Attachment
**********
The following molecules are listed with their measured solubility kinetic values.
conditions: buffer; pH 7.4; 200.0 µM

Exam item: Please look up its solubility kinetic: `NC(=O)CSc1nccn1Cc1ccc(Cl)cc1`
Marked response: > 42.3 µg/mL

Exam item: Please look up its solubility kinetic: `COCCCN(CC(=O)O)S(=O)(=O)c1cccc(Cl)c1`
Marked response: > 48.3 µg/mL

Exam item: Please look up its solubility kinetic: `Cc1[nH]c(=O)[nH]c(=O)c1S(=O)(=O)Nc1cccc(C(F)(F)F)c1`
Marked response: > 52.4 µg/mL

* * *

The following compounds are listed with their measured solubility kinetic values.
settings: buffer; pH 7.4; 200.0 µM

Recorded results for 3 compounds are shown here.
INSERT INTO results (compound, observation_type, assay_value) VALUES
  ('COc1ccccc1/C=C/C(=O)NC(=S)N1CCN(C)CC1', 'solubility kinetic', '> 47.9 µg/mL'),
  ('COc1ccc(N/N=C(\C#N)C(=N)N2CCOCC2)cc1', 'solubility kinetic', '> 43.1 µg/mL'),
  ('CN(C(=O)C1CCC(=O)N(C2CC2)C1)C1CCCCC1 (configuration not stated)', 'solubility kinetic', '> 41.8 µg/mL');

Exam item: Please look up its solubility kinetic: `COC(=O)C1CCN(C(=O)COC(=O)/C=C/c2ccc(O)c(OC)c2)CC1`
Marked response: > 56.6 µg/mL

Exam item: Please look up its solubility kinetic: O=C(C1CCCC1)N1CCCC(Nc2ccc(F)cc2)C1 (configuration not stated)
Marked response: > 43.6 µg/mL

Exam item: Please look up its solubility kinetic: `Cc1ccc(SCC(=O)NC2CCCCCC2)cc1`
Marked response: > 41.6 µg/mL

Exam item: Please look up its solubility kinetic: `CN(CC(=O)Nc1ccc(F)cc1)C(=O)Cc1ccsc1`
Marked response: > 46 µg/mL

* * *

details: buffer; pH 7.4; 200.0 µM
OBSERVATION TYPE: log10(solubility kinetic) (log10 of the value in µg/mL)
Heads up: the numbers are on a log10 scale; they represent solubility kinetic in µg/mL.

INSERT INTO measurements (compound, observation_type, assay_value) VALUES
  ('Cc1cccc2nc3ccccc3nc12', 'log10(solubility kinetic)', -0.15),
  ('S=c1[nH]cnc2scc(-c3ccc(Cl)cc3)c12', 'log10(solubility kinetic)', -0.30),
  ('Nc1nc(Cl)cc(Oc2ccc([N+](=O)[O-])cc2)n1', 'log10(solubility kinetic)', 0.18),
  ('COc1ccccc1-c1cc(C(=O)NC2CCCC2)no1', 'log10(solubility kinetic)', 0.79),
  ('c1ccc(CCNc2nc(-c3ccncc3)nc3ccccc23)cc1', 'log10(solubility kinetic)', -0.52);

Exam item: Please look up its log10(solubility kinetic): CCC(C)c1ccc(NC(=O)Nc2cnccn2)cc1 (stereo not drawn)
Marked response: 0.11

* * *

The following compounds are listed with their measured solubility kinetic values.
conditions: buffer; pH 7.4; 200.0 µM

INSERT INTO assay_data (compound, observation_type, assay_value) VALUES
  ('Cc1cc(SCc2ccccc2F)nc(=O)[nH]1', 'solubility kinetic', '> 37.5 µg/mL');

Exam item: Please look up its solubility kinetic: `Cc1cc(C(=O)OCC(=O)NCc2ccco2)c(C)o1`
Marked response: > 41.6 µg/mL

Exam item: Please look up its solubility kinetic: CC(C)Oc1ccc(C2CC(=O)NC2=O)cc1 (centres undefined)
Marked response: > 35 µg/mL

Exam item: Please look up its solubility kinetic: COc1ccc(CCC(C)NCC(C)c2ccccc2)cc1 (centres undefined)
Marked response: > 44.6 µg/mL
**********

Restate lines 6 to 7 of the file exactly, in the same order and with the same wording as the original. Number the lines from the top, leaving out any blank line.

Marked response: > 48.3 µg/mL

Exam item: Please look up its solubility kinetic: `Cc1[nH]c(=O)[nH]c(=O)c1S(=O)(=O)Nc1cccc(C(F)(F)F)c1`